So how would this Amoris Laetitia logic be applied to parents of a child seeking baptism who are flagrantly living their lives contrary to Church teachings?  That’s the rub.  Those making the baptismal promises are more than falling short of virtue.  They are publicly living their lives contrary to the teaching of the Faith.  Amoris Laetitia anticipates some metanoia as well as a resolve to sin no more.  Is it reasonable to expect the child to be raised under the Church’s precepts, particularly with the Home Church defies the theology of the body and a sacredness of the covenant of marriage?  

In America, we fret about the lack of Sunday Mass by many baptized Catholics  and of the glaring lack of understanding of fundamental precepts of faith (e.g. the Real Presence in the Eucharist). So many poorly catechized Catholics are poached by Evangelical denominations since they hunger for the divine, but are sacramentalized but not catechized.  So much for the fruits from the Church of Nice. For seekers of Divine Truth, it is disheartening if they discover that were holy fools for playing by the rules because mercy to the unrepentant overrides all.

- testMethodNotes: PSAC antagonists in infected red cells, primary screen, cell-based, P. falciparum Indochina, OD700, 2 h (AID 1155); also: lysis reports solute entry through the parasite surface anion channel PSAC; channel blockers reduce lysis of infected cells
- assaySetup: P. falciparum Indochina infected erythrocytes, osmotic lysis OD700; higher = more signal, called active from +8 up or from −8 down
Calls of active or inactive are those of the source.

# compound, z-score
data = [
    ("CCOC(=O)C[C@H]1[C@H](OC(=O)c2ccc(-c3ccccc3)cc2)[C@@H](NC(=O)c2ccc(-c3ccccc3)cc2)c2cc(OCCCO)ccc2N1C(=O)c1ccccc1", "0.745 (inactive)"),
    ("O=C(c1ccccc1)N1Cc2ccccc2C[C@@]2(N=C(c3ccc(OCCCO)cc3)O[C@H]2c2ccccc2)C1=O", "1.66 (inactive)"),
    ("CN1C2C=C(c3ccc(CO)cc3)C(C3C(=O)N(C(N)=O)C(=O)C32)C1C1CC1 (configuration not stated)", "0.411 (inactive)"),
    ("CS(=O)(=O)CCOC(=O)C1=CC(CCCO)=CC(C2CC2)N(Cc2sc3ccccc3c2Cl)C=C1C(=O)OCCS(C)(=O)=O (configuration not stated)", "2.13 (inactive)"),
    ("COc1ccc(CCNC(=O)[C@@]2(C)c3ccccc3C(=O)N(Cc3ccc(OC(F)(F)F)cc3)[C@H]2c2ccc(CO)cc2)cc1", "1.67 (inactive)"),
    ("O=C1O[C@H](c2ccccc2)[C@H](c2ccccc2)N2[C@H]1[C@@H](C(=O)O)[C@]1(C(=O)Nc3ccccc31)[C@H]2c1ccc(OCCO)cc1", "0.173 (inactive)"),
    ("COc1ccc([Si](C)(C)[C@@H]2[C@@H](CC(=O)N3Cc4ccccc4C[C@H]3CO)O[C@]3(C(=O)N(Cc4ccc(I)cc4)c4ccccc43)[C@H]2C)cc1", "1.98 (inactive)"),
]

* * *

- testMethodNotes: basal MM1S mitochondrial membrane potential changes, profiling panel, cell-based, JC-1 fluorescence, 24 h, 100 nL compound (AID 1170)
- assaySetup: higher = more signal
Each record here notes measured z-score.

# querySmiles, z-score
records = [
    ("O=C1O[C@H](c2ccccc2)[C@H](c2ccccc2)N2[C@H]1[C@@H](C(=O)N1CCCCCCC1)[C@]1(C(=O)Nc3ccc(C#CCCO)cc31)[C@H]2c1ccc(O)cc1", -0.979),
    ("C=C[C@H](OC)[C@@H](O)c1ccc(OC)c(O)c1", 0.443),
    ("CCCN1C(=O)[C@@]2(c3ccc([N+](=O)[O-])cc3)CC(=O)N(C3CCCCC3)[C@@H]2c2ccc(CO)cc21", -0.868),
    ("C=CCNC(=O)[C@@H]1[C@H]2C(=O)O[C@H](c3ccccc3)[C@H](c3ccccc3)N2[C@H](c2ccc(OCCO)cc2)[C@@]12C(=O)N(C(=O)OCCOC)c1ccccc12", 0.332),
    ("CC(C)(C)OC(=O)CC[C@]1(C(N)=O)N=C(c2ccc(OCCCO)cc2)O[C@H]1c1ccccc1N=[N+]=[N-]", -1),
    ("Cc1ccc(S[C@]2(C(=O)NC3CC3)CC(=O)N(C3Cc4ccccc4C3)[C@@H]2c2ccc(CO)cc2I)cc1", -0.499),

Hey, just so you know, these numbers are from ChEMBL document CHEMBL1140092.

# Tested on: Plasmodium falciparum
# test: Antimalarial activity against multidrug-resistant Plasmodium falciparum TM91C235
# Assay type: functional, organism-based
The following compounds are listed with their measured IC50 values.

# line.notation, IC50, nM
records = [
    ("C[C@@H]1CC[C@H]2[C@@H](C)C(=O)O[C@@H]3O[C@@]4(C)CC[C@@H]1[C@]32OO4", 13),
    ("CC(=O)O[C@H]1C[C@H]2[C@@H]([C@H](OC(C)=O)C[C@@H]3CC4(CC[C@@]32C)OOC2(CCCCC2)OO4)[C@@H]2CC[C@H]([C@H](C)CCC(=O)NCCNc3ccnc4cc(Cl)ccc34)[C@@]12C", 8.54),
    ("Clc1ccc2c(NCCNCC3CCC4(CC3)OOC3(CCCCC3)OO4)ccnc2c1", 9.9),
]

While it sounds merciful to baptize a child from a proud lesbian couple, sadly it seems that the child would be left as a spiritual orphan through a perfunctory ceremony which waters down the sacrament.






Sunday, January 24, 2021

St. Francis de Sales on Inner Peace

 


These are calming words of wisdom from a Doctor of the Church at a time when it feels as if the sky is falling.

Hallelujah for the patron saint of Catholic writers and the Catholic press. 





Tuesday, September 15, 2020

Commemorating Our Lady of Sorrows

Seven Swords Piercing the Sorrowful Heart of Mary in the Church of the Holy Cross,
Salamanca, Spain